An examination of some themes in Chinese culture that may explain the political behavior of the Chinese — their emphasis on overcoming by strategic deception, their preference for big enemies, their exploitation of opportunism. Stated objectives are not commitments but maneuvers. Leaders give signals subtly by unrealistic statements about the past. Success comes from knowing the right moment to ride the wave of history and from being prepared through long, single-minded concentration on sources of inspiration (whether Taoist, Confucian, or Maoist). Change is perceived as sudden, not cumulative. Changed sentiments are either compelled by circumstances or result from an unmasking of the true self. Stress on environment and education conflict with suspicion that evil persons may only pretend virtue. Emotional display is derided, but old grudges are respected. Enmity is assumed permanent. Authority is not responsible for subordinates' behavior and is acceptable so long as it protects, benefits, and avoids humiliating.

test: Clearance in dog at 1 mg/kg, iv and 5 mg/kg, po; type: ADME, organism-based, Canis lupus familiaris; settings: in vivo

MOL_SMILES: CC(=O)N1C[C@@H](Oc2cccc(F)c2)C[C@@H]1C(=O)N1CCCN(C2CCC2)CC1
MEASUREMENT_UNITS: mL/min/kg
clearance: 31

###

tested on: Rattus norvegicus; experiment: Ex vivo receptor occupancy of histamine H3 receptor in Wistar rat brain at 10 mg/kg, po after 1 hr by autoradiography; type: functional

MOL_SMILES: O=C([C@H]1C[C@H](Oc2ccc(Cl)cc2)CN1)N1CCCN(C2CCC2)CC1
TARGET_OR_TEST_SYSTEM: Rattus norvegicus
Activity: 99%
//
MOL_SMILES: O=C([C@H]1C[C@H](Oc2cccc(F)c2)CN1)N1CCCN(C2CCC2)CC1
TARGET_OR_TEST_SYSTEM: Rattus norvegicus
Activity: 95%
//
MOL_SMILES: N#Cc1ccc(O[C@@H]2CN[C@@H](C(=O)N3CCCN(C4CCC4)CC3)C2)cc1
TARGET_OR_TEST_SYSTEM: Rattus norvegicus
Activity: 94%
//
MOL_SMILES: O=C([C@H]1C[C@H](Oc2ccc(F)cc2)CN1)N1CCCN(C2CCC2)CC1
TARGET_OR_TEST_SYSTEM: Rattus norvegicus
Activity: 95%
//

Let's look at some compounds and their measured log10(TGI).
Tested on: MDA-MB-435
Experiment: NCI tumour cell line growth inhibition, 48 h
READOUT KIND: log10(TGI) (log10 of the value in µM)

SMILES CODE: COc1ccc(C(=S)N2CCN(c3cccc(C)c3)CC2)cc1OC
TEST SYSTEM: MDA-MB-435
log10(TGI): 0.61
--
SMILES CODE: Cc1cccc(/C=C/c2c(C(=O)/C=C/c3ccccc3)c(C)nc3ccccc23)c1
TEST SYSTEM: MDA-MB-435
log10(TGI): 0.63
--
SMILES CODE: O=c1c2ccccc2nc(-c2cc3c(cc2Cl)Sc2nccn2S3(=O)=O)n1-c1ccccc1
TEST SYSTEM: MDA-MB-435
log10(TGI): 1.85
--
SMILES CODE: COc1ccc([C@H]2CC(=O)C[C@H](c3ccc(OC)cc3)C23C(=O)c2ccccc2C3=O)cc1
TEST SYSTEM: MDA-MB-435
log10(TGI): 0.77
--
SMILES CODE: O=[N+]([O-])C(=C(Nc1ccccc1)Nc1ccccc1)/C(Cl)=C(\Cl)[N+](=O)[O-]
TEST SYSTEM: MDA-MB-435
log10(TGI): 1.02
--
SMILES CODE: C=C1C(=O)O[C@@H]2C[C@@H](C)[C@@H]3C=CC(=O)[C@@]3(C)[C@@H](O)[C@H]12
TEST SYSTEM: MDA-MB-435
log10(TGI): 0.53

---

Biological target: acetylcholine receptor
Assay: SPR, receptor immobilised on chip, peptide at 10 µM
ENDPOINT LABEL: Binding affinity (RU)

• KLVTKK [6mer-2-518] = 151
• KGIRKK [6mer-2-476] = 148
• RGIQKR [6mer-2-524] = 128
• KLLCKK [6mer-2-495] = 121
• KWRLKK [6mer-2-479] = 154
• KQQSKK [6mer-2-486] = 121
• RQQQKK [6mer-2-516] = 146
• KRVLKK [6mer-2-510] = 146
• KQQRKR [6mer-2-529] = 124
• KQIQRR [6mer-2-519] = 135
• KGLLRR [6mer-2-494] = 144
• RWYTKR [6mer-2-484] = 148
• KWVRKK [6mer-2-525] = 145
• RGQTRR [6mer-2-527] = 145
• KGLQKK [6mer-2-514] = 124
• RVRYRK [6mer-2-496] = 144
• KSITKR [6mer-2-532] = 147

Pye, Lucian and Nathan Constantin Leites, Nuances in Chinese Political Culture. Santa Monica, CA: RAND Corporation, 1970. https://www.rand.org/pubs/papers/P4504.html. Also available in print form.
Pye, Lucian and Nathan Constantin Leites, Nuances in Chinese Political Culture, Santa Monica, Calif.: RAND Corporation, P-4504, 1970. As of September 08, 2021: https://www.rand.org/pubs/papers/P4504.html